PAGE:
When we're designing digital experiences, we focus on the big stuff - the overall experience. We discuss things like information architecture, user flows, research, and visual identities. When we're working with an e-commerce solution, we discuss the full checkout experience, but rarely discuss the things that will actually make our users remember us - and even talk about us. This makes perfect sense, because the checkout experience is what will make the meal. But in order to have users that love your experience, we need to offer not just the entrée, but also candy. Confused? I get that. Let's back up.
Perhaps you've heard the expression "God is in the details" which was said by Mies van der Rhoe, mid 20th century architect. Mies, famous for being one of pioneers in modernist architecture, is often associated with his fondness for the aphorisms, "less is more" and "God is in the details".
"The devil is in the detail" is an idiom that refers to a catch or mysterious element hidden in the details, meaning that something might seem simple at a first look but will take more time and effort to complete than expected and derives from the earlier phrase, "God is in the detail" expressing the idea that whatever one does should be done thoroughly; i.e. details are important.
If you're interested in creating great user experiences, you already know the important part well thought out details can play in the experience of a product. Do you remember that first time you "slide to unlock" an iPhone? Then, years later, you were mesmerized by TouchID. While these may feel like features and not details, they all have details that make the feature. Whether it's that little click sound or the animation that follows, the entire experience is based upon those details.
What does this have to do with candy?
I was watching Malcolm Gladwell over at Masterclass (a great class - highly recommend it!) and he talks about how every story needs candy.
Candy, in a story, is stuff for people to talk about. The fun stuff. The meal is the thing they dwell on, and take home and process on a much more meaningful level. And it's totally fine to have candy as long as you have a main meal, as long as you have the entrée. It's a bad idea to have candy and no entrée, but also a bad idea to have an entrée and no candy.Malcolm Gladwell
I think this is a far better analogy for what we want than just talking about 'details'. Details are easy to ignore when time gets short. Details are unnecessary. They become an expense that's hard to see when considering ROI. Details are the antithesis to the MVP, the darling of Silicon Valley.
Unfortunately, when time is short we tend to cut out the candy in order to not mess up the entrée. And sometimes this makes sense; the candy won't be worth anything if the entrée is uneatable. Maybe we should instead think of candy as something that could take an ordinary entrée and transform it into a great night? Isn't that really the experience we want to design?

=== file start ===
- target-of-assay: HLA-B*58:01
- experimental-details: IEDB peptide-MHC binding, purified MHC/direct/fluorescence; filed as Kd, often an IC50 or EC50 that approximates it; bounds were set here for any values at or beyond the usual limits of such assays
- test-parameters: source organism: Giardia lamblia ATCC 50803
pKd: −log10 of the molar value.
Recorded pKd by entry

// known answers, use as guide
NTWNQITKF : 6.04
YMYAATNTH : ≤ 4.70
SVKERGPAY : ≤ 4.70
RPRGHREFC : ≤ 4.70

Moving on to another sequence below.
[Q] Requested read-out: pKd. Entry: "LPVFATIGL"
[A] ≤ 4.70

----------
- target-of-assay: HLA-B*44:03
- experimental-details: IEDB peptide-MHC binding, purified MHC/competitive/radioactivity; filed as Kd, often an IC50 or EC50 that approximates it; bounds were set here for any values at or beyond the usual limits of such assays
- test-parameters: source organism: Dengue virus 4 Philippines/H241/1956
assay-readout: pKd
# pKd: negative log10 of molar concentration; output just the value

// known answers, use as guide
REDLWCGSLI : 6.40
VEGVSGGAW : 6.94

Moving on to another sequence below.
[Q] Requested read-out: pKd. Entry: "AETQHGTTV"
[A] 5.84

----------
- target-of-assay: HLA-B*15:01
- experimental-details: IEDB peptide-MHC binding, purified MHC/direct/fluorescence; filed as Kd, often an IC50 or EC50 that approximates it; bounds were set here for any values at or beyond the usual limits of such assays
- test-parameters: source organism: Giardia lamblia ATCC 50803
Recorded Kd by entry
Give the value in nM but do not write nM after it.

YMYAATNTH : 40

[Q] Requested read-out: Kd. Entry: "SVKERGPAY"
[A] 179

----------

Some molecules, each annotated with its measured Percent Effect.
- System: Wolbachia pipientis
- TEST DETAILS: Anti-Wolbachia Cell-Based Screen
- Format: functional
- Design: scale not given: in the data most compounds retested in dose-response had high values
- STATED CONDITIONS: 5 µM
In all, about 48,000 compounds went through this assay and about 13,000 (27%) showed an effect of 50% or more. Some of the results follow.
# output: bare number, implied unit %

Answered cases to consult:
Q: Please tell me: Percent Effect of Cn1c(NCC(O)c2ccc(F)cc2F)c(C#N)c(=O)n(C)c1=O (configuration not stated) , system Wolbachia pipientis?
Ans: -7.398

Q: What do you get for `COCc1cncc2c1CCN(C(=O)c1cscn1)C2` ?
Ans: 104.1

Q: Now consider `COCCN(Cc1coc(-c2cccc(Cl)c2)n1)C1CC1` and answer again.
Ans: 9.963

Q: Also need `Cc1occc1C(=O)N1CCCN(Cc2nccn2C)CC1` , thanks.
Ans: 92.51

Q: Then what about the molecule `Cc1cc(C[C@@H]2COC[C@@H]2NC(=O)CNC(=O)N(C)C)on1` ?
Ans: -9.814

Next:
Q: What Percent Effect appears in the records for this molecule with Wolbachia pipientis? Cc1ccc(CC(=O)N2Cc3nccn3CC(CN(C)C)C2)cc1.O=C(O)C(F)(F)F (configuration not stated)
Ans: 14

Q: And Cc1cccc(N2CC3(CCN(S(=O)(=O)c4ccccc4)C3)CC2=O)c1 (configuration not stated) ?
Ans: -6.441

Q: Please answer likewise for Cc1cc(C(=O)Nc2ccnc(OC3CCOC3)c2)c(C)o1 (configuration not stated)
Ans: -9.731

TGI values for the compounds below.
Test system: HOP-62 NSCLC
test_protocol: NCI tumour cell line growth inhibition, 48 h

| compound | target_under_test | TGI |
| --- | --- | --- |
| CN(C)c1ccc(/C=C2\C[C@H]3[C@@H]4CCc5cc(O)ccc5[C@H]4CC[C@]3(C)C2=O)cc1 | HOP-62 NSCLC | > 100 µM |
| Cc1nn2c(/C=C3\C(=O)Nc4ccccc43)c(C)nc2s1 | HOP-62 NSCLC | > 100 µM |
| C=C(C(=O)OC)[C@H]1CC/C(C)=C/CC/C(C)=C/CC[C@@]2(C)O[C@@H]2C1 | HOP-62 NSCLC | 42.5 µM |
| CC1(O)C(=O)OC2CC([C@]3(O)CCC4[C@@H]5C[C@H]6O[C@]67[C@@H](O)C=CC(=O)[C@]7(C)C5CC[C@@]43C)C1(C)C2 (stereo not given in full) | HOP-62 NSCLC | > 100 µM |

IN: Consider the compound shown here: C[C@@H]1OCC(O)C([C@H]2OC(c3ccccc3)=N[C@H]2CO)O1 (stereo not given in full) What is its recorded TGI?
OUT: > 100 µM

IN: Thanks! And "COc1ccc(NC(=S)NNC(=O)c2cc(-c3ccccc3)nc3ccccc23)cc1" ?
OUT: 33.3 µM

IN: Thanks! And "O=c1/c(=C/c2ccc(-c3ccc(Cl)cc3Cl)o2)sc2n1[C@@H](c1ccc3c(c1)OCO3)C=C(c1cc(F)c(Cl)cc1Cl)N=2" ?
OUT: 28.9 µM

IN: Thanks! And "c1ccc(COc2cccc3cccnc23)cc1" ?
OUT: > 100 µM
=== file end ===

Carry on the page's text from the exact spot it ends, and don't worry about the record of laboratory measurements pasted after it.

"The details are difficult to include when you’re building a product; they’re expensive both in terms of time and technical overhead — which is why they’re rare."
Candy comes in all forms and shapes
Candy is interesting because it can come in so many shapes and forms. Sweet or sour, large or small, thick or like jelly. As you may know, my commitment with IKEA is over, but my time with them offered me an example of candy that I love (I think IKEA does candy really well). Their offices in Malmö have 7 floors. While I usually took the elevator, I occasionally took the stairs to get some office exercise. Right above the baseboards there were small messages printed. They were very discreet and it probably took me a couple of times running up and down the stairs before I noticed them. After that, they always brought a smile to my face.
It's such an easy thing. It doesn't cost much. It's not difficult. The result? You improve your co-workers' days, making them happier, more engaged and active. That's priceless.
The thing about details - sorry candy - is that it works best when we're not expecting it. The unexpected treat is the best one right?
Surprise sometimes. You’ve heard of dopamine, right? The reward chemical? Here’s some news: Dopamine isn’t about the rush from the reward. It’s about the good chance of a reward happening. We love that uncertainty. Therefore, let your words surprise sometimes, but not all the time (think of the flying Asana unicorn or Slack’s random welcome messages). Bam!A UX Writer’s Journey Into the Deep … Parts of the Brain, and 3 Insights From It.
What's your favourite candy?
When you start looking for candy, you'll notice that it's in places you've never expected. You can almost make a game of it! There's even a great little website, Little Big Details, that showcases small pieces of candy from all of the websites and software you probably use on a daily basis. (like what about this one from Google Forms or this one from the Invision Blog)
What's your favorite candy? I would love to hear about it!